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Final Paper - Yip 1 Stacey Yip COGN 21 Section A01 Ayhan...

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Yip 1 Stacey Yip COGN 21: Section A01 Ayhan Aytes 15 March 2011 Surreal Memories On June 6 th , 1982, the Israel Defense Forces invaded south Lebanon in what became to be known as the 1982 Lebanon War, also known as “Operation Peace for Galilee.” Among the many casualties of the war was the Sabra and Shatila massacre, perhaps the most chilling and violent part of the Lebanon War. During this time, Israel was fighting alongside the Lebanese Christian Phalangists. When word got out that their leader, Bashir Gemayel, was assassinated, the Phalangists went on a killing spree inside the Sabra and Shatila refugee camps in West Beirut and killed women, children, and the elderly. It is estimated that thousands of Palestinians died during that massacre. Israeli troops were located outside the camps during the massacre, but were indirectly linked to the killings. Veteran of the Israel Defense Force, Ari Folman was approached one night in a bar about the war and was surprised to realize that he had blocked out all memories of events that took place during the war, especially that of the massacre. As a result, he decided to put together a documentary with interviews of his fellow comrades to piece together his memory of the war that he had forgotten about. In the documentary, Waltz with Bashir , director Ari Folman compiles interviews with his old comrades, reenacts scenes from the war, and depicts the dreams and images that came from the traumatic experience. In this way, Folman explores themes of reality and surrealism to express the devastating trauma that arises out of war through the use of composition, the musical score, and his choice in making his documentary animated.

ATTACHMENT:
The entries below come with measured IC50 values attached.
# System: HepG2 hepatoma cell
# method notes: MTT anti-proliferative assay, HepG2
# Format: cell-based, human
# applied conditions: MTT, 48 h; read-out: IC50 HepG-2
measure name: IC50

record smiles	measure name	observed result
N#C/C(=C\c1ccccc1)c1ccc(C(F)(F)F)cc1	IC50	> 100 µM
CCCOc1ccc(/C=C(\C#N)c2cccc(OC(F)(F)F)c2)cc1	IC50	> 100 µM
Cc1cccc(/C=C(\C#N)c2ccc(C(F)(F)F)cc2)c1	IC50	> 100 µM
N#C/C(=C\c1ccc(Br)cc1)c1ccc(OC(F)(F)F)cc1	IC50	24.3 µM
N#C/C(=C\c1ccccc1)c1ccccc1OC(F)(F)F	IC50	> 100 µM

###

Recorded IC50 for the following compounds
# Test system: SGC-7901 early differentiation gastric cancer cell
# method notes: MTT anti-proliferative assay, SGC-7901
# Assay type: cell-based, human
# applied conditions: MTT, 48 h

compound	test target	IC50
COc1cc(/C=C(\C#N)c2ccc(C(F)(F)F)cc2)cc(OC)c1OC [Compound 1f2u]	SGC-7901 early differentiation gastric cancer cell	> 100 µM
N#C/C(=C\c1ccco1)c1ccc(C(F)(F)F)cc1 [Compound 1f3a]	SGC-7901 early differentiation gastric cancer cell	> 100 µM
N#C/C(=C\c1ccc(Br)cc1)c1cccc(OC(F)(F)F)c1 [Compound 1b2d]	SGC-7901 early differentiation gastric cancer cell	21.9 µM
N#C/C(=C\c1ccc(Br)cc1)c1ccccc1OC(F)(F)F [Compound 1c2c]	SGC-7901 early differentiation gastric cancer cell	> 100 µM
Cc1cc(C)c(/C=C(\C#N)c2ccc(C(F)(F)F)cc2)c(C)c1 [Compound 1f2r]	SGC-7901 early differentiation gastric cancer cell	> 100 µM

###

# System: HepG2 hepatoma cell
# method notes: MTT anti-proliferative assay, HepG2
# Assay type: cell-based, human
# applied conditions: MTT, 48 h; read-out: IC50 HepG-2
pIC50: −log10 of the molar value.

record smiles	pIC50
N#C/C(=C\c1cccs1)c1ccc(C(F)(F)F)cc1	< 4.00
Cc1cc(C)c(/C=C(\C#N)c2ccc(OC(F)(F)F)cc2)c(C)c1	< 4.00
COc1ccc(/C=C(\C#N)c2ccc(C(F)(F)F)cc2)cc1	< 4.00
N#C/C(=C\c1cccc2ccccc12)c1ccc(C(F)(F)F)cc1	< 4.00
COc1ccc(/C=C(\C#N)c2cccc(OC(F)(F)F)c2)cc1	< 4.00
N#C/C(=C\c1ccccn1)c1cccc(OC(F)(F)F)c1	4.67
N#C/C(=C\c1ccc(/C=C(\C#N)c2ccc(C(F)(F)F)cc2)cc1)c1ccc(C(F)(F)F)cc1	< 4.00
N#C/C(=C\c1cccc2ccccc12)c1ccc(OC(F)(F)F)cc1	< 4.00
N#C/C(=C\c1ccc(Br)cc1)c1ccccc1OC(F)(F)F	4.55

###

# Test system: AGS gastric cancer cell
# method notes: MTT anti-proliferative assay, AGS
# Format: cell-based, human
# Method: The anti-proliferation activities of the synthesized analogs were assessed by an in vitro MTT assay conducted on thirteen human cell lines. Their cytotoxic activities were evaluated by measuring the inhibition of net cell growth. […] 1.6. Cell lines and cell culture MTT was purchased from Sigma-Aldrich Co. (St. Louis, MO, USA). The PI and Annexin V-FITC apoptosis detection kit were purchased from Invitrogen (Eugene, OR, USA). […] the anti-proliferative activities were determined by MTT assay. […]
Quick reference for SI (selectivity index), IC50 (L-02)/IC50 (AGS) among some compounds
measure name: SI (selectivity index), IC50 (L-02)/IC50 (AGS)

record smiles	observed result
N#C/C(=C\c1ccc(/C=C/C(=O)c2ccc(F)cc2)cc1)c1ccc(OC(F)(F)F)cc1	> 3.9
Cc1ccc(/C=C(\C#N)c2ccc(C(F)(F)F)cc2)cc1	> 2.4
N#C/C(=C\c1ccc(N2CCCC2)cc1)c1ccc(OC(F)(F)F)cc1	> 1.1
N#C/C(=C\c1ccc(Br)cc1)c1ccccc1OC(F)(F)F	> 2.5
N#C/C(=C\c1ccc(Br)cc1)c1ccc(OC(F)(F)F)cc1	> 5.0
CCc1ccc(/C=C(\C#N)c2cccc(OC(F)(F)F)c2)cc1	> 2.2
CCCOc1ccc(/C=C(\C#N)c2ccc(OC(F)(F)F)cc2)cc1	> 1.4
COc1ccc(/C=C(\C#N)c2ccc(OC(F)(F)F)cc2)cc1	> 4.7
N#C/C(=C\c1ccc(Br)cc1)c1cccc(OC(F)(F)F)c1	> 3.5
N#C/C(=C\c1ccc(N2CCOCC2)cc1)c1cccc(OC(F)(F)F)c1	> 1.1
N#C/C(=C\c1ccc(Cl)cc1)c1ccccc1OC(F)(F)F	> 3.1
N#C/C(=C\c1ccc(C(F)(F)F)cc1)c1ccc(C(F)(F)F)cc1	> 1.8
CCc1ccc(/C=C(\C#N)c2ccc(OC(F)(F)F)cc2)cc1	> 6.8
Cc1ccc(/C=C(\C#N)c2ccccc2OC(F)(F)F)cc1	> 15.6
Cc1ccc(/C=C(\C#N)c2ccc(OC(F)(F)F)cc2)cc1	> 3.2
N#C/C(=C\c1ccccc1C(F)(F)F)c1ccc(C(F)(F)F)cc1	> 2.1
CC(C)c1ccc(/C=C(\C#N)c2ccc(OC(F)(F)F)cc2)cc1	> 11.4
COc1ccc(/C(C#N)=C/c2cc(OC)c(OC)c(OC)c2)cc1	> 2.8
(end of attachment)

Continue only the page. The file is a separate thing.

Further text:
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Yip 2 Folman’s recurring dream about the night of the Sabra and Shatila massacre (seven minutes and 50 seconds into the movie) is a scene that can be analyzed shot-by-shot to show how the composition represents the theme of surrealism in his film. The dream starts with an establishing shot of the beach in West Beirut. A body, all black, is in the water facing the buildings with a gun at his side, slowly walking towards the shore. Buildings are located in the midground and background, and flares also light up the background. The color scheme is monochromatic; everything is either a yellowish gold or black. It almost has the effect of a black and white film where tonality is used to show deep contrasts. The almost sepia color of the scene sets the mood for the dream, allowing the audience to understand that what is about to appear on the screen is surreal and not reality. The next shot shows Folman’s head popping out of the ocean. It is a high angle close-up shot directly above his face, so the audience can interpret that he is floating on his back with his head facing the sky. His head is located more towards the left of the frame, with ripples towards the right of the frame. This follows the noseroom rule, which allows the audience to recognize that the ripples are due to his body being submerged underwater, and that the shore is in that direction too.
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  • Winter '08
  • Goldberg
  • Israel Defense Forces, Ari Folman, Waltz with Bashir, 1982 Lebanon War, Sabra and Shatila massacre, Folman

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